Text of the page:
Sclerosing Mesenteritis

Sclerosing mesenteritis is a chronic inflammatory condition that affects your mesentery, which is part of your peritoneum. It causes fibrosis (scarring) of the tissues. You may have symptoms of abdominal pain and swelling. The inflammation in this condition is idiopathic. It may be a type of autoimmune response.


What is sclerosing mesenteritis?

Sclerosing mesenteritis is a rare disease that affects your mesentery, the tissue that attaches parts of your intestines to the back wall of your abdomen. “Mesenteritis” means inflammation of the mesentery, and “sclerosing” means scarring. Sclerosing mesenteritis causes chronic inflammation of the mesentery. Over time, chronic inflammation causes scarring or “fibrosis” of the tissues, making them harden.

Your mesentery is part of your visceral peritoneum, the tissue that wraps around your abdominal organs and helps hold them in place. It’s composed of a double layer of folded peritoneum with a layer of fatty tissue in between. Inflammation in sclerosing mesenteritis affects the fat layer (adipose tissue). It causes it to thicken and harden, usually in one or several spots, which can look like masses on radiology images.


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Is sclerosing mesenteritis a chronic condition?

It takes consistent inflammation over a long period of time to cause sclerosis. It happens in stages: first, the fat begins to break down, then different types of cells begin to infiltrate the tissue, and finally, scar tissue develops. So, by definition, sclerosing mesenteritis is a chronic condition and a progressive one. But that being said, it doesn’t always continue to progress, and it often goes away on its own.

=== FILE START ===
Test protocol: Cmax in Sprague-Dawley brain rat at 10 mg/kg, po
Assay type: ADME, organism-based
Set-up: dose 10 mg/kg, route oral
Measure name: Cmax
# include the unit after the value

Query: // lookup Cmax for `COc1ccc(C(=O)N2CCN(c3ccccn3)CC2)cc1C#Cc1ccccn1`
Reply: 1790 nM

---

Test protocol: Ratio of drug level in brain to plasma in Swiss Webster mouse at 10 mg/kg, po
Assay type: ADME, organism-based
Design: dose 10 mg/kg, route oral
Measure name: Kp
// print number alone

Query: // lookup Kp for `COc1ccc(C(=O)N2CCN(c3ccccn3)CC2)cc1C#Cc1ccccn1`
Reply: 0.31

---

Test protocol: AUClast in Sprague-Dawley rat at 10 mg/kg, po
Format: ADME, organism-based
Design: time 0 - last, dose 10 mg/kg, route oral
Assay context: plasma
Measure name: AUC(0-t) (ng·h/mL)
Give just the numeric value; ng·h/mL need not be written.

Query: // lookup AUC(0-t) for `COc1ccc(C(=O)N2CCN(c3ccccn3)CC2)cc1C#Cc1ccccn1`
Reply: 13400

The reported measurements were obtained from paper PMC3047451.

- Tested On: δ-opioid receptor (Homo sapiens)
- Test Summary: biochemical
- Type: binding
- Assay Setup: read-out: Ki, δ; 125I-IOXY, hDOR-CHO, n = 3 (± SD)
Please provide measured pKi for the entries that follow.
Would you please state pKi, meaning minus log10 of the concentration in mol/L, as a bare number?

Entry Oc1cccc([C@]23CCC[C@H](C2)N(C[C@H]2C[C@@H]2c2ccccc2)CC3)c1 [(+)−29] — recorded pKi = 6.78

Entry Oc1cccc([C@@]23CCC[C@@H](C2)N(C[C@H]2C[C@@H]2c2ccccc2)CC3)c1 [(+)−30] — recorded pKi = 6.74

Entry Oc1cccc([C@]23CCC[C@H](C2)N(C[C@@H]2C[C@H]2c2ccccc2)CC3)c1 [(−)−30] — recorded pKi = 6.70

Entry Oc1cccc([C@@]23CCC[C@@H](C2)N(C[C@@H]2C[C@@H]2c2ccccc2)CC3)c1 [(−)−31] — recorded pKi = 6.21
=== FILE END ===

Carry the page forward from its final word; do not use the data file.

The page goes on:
Is sclerosing mesenteritis the same thing as mesenteric panniculitis?

Most healthcare providers treat them as the same condition. They’re both described as “idiopathic” inflammation of the mesentery, which means that the inflammation appears to occur spontaneously. However, some have suggested that “sclerosing mesenteritis” should be used to describe a more advanced stage of the disease, or a more severe form, when it lasts longer or the symptoms are worse.

Mesenteric panniculitis” literally means inflammation of the fat tissue of the mesentery. Since the name doesn’t reference sclerosis, some argue that mesenteric panniculitis should be used to describe an earlier stage of inflammation, before scarring takes place. They argue that when sclerosis sets in, it means the disease has progressed a long way and may be more complicated or more difficult to treat.


Who does sclerosing mesenteritis affect?

Sclerosing mesenteritis is rare, affecting only about 0.6% of the population. Only about 200 cases have ever been reported, so we’re still in the early stages of learning about it. It most often affects people after the age of 50. Many people affected have a family history of autoimmune diseases. Research also suggests that as many as 60% of cases may be linked to prior or current cancer, especially lymphoma.